October 21, 2005--Posted at 6:30 p.m. CDT
JONESBORO, AR--Can a hard working American get by making $5.15 dollars an hour? That was the question in Congress yesterday as the Senate debated the issue of minimum wage.
$5.15 will buy you a fast food combo meal or an employee for an hour at minimum wage.
"$5.15 an hour is just not enough for anyone to expect to make any decent kind of living especially if they have a family," said U.S. Representative Marion Berry.
The minimum wage was increased in 1997 but yesterday in the U.S. Senate several proposals were blocked to raise that amount.
"Living on a minimum wage job working 40 hours a week is just barely above the poverty line, that just isn't right," said Berry.
"I think you are compounding the problem if you throw out a mandated higher wage job because companies are already feeling the pinch with higher fuel costs," said Paul Pickens, Market Manager for StaffMark.
The proposed increase in the minimum wage would have called for a 55 cent increase now and 55 cent in another year but there are differying opinions on what kind of impact this would have on the economy and the job market.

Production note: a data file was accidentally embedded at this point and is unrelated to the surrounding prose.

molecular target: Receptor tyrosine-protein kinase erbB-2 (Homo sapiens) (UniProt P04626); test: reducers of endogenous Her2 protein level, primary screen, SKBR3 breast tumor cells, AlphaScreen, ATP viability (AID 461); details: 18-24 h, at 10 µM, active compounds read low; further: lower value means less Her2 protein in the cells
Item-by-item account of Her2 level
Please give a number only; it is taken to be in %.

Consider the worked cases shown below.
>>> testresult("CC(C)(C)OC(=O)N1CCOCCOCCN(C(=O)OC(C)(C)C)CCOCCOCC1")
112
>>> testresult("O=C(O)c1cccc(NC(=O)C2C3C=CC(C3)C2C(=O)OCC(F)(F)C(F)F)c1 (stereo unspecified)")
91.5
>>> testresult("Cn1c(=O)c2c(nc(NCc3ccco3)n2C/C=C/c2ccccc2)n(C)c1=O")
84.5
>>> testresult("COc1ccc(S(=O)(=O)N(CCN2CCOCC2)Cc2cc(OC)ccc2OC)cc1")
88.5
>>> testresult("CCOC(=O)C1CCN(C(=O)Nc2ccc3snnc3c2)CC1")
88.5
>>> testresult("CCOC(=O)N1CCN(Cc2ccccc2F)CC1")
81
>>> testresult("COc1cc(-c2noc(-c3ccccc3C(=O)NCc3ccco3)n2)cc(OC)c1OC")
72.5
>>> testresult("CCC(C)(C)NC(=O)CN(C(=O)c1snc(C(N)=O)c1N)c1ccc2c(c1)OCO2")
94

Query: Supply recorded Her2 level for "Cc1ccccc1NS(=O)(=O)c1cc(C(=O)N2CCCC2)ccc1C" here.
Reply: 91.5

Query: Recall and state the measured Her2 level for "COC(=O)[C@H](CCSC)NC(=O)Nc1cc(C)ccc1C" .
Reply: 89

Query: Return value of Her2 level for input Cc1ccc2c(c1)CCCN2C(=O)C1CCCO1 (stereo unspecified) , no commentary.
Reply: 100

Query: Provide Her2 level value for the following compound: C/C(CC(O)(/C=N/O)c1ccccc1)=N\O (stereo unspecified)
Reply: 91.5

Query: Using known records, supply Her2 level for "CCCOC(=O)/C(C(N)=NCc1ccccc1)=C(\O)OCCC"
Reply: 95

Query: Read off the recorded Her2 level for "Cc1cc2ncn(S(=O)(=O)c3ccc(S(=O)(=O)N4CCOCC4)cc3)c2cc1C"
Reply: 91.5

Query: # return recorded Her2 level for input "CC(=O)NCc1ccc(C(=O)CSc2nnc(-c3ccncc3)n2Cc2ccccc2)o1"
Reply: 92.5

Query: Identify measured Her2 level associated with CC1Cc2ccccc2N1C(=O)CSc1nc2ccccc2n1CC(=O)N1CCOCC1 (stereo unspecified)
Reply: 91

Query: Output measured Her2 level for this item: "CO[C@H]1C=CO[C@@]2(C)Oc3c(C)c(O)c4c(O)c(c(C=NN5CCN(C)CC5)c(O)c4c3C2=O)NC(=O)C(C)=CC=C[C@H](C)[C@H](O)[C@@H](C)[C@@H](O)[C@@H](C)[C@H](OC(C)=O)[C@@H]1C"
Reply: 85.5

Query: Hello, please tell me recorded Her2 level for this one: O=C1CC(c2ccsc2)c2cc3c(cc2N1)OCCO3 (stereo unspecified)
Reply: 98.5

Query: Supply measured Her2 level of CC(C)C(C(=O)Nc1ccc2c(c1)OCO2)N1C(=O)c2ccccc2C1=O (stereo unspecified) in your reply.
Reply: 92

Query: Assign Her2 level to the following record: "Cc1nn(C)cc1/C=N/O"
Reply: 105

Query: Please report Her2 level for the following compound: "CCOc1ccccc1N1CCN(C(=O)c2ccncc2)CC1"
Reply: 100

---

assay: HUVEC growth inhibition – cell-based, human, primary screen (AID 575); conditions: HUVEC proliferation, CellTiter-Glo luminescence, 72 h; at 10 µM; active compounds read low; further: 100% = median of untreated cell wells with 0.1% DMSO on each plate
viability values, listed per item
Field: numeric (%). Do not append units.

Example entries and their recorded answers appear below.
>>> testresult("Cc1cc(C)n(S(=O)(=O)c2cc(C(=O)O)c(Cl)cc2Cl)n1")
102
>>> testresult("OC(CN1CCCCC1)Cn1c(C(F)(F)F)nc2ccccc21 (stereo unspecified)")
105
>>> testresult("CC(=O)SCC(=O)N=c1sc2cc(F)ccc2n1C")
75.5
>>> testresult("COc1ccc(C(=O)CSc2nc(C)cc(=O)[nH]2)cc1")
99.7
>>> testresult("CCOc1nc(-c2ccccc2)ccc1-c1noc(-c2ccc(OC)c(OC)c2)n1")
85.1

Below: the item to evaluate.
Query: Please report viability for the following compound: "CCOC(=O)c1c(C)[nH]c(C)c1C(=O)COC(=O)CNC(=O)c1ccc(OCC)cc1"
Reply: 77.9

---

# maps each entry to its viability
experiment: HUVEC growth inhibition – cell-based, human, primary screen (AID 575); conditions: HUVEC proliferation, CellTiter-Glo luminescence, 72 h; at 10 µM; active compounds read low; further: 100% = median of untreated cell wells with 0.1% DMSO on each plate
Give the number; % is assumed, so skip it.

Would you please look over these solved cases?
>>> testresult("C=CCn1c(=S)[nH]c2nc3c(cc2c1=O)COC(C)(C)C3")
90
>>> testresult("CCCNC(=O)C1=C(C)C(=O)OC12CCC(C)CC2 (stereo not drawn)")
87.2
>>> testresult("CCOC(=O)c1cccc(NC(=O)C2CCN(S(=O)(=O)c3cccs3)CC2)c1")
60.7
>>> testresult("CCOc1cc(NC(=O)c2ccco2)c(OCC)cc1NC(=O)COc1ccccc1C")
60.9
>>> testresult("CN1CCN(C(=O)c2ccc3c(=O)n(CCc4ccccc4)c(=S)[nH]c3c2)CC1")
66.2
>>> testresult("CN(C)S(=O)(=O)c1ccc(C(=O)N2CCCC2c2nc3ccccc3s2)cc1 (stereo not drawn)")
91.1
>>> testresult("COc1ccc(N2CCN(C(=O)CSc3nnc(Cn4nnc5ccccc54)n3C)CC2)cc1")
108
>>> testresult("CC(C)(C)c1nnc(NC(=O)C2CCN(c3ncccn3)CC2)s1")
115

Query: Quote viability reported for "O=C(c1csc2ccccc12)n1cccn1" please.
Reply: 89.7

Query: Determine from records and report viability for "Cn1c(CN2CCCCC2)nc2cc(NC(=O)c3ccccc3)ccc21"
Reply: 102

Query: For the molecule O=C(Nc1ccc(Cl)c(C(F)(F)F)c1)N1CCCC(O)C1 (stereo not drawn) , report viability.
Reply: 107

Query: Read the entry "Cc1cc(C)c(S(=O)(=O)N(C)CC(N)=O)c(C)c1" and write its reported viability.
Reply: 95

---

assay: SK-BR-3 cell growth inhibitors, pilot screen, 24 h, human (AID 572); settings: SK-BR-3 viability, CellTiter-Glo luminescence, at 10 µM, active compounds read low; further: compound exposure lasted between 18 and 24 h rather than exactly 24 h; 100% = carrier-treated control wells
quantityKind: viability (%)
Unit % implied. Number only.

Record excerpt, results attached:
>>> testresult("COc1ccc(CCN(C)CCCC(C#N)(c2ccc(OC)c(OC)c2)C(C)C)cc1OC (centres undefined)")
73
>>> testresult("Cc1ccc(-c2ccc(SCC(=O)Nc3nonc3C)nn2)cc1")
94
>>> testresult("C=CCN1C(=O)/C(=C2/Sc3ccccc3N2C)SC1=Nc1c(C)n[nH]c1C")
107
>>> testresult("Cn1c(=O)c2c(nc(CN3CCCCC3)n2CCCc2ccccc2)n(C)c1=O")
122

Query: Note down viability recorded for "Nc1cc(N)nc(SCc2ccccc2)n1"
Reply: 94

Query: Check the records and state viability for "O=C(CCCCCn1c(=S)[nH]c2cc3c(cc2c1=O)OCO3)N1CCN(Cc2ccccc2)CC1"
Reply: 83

"It creates jobs because working people have more money to spend," said Berry.
"Everything is price driven, if a minimum wage increase happens it's going to reflect you and I because it is going to reflect the price of goods," said Pickens.
Meaning a higher minimum wage could possibly drive up costs forcing some companies to cut back on jobs.
"We raised the minimum wage in 97 and increased employment by millions of people," said Berry.
"There needs to be an adjustment to the minimum wage but I think we need to look at the skill set more than mandating what a minimum wage level would be," said Pickens.
So if an employee works hard they won't make minimum wage for long.
"This would be an entry level wage and as their skills increased so would their pay," said Pickens.